Is immigration finally loosening the requirements for Adam Walsh Act cases?
In the past month immigration has approved at least four AWA cases. Are they finally starting to treat these claims fairly?
Recent AWA ApprovalsOur firm has filed countless AWA appeals in the Federal District and Circuit Courts. We have also successfully challenged denials before the Administrative Appeals Office (“AAO”). There is no doubt obtaining an approval for an AWA case is one of the most difficult objectives in immigration law. However, the tide on this may finally be turning as it seems in the last two weeks immigration has approved at least four AWA cases that we know of.
Our CasesIn one of the cases the client received an initial denial. We challenged this in Federal District court and ultimately in the Circuit Court of Appeals. We than refiled and were finally able to push immigration to approve his case. We were able to bolster the evidence in his case but besides that nothing extraordinary was done. He was still the same person with the same wife and same conviction.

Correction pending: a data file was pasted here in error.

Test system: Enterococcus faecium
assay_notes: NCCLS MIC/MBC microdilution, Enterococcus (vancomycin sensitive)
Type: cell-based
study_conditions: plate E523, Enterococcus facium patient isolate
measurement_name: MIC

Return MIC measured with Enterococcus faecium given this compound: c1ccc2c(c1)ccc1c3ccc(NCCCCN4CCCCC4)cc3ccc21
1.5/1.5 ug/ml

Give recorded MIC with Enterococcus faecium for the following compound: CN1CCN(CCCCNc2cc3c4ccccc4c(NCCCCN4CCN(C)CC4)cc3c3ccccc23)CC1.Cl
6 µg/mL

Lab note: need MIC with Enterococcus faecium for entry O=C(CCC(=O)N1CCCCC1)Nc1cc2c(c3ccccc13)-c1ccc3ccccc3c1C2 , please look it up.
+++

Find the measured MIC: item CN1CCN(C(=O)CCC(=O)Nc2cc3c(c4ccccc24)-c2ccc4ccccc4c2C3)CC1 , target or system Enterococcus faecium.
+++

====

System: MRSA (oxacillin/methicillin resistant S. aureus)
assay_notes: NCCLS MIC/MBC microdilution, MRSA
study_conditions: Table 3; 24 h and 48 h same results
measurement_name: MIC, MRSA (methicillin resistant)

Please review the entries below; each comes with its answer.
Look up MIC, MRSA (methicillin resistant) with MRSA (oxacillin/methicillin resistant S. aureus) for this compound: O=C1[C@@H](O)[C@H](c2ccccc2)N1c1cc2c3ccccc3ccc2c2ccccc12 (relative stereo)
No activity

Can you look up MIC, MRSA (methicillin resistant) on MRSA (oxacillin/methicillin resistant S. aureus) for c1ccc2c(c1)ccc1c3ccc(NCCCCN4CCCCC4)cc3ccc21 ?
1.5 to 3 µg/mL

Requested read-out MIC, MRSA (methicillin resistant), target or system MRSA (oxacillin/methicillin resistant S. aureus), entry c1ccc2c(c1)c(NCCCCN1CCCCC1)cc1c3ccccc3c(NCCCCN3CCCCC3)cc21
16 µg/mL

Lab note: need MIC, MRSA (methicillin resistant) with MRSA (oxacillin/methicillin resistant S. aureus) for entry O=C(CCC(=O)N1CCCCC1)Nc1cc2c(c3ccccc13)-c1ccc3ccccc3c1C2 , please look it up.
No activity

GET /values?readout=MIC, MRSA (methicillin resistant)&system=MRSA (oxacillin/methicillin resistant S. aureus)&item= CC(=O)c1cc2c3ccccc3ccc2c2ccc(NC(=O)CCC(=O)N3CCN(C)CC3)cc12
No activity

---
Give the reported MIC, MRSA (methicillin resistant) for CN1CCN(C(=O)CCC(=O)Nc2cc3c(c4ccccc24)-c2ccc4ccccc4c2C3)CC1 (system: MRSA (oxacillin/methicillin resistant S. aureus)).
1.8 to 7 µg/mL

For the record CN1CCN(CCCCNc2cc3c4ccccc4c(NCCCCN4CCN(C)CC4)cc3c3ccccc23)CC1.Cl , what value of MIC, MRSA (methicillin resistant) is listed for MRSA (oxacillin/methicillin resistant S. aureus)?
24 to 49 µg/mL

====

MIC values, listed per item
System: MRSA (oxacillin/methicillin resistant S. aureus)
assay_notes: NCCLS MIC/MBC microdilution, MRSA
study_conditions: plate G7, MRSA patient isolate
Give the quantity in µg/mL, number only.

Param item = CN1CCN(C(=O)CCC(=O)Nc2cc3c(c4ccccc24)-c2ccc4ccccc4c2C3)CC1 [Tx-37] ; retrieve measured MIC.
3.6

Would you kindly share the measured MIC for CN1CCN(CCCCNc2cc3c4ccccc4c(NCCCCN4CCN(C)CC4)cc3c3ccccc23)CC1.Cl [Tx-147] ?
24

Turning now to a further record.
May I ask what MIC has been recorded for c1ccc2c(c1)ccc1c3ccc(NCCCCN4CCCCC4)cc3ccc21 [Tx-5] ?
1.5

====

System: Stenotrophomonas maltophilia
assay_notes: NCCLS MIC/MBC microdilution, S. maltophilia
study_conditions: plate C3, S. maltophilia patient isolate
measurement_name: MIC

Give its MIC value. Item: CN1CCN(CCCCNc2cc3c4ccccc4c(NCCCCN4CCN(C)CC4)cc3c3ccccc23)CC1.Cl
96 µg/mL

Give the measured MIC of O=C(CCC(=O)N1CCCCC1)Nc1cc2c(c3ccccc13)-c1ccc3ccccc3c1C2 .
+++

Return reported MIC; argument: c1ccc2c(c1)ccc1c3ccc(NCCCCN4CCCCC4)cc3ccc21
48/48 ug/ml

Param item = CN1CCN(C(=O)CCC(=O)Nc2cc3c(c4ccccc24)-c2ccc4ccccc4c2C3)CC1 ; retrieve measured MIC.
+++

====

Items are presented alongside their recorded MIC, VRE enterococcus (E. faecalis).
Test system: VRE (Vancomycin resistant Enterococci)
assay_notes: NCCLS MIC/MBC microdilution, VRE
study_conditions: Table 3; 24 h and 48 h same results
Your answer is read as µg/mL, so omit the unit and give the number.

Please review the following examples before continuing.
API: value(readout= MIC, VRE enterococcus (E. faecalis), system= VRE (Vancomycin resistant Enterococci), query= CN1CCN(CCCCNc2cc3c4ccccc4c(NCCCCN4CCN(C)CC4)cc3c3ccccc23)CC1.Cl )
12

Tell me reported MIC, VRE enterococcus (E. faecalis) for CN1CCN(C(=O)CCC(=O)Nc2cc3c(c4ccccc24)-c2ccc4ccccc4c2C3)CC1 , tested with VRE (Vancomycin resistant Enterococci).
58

In another case the client had several arrests and convictions, including one involving a gun. Yet we were able to put together a very strong case for approval and after multiple Notices of Intent to Deny an interview was scheduled. The client was interviewed by a supervising officer and she pulled no punches. She asked several questions about his criminal record. Luckily our firm had prepared him for these questions and was at the interview to make sure things worked out.
Of course each case is different and there is no guarantee of success with any AWA case. They are notoriously difficult cases but this is why a flurry of approvals is so promising, particularly given the facts of the cases.
It may mean that the current administration is easing AWA restrictions so now would definitely be the time to file. Likewise, if you have had a case denied it may be a good time to plan on refiling. As already discussed one of the cases approved was a case which was refiled and specifically address the reasoning in the previous denial.